Epsom, by Clodagh Sparrow, 1939
- Published by London Transport, 1939
- Printed by Dangerfield Printing Company Ltd, 1939
- Format: Panel poster
- Dimensions: Width: 318mm, Height: 255mm
- Reference number: 1983/4/10405
The range of entertainment on offer in London provided countless vibrant and enticing subjects for transport posters. Rather than advertising specific venues or events, posters usually promoted general activities such as shopping or going to the theatre. Many aimed to encourage travel to the city in the evenings and at weekends. Others encouraged regular commuters to stay in the city after work, rather than travelling home at rush hour. In the 1930s, posters were also issued with listings of specific events scheduled for that week.
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Circuses & fairgrounds
Circuses were a popular form of family entertainment in London, particularly in the 1930s. They were advertised on small panel posters inside Underground trains and occasionally on full size posters. At Christmas and New Year, circuses often featured on the same poster as seasonal pantomimes. Travel to fairgrounds in and around London was also promoted by the Underground. Hampstead Fair was particularly popular and the subject of several posters.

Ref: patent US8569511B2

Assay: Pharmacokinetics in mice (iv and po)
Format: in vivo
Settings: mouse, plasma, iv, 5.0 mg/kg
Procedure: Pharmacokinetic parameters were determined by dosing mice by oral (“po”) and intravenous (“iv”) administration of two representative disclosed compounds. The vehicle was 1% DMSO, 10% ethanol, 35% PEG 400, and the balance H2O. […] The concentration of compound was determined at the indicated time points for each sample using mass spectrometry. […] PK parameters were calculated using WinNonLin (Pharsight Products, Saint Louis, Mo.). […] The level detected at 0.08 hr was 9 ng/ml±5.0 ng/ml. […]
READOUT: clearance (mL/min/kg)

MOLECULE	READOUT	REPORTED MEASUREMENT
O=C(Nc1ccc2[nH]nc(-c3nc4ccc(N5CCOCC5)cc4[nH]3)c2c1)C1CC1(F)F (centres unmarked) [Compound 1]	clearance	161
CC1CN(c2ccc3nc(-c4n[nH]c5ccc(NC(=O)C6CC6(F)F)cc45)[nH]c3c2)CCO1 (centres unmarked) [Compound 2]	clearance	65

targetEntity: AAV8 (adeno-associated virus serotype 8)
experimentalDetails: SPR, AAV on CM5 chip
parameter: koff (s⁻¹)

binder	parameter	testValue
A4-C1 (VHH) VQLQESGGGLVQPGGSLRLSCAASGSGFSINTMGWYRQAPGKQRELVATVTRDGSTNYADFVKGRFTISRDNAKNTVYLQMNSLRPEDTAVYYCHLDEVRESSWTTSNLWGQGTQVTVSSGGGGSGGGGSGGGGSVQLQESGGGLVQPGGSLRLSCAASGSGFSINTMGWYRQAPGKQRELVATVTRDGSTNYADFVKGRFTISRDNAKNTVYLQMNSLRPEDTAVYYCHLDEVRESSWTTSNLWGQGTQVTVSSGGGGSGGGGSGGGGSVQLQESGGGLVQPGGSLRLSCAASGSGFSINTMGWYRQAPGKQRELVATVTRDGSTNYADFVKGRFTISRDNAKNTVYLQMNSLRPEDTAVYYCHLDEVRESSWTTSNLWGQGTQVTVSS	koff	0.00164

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London's sporting calendar has always been well advertised by London Transport. Leading artists took pride in designing posters for major annual events, such as Cup Finals, the Boat Race and Wimbledon Tennis Championships. Local football, rugby and cricket fixtures were also publicised for their ease of access by public transport. Other spectator sports to have featured on posters include show jumping, greyhound racing, ice hockey and speedway. Although outside the capital, the Derby at Epsom was advertised as it could be reached by a special bus service. Surprisingly the 1948 Olympics only appeared on one pictorial poster.
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Horse shows & racing
The horse shows at Olympia and Richmond regularly appeared on London Transport posters. Derby Day was well promoted for its special bus service to Epsom Downs, running every two minutes from Morden station. Open top double-deckers were also available for private hire, affording the spectator a grandstand view as well as transport to the grounds. In the 1950s, posters listed the numerous other racing venues accessible from London by bus, tube and coach.
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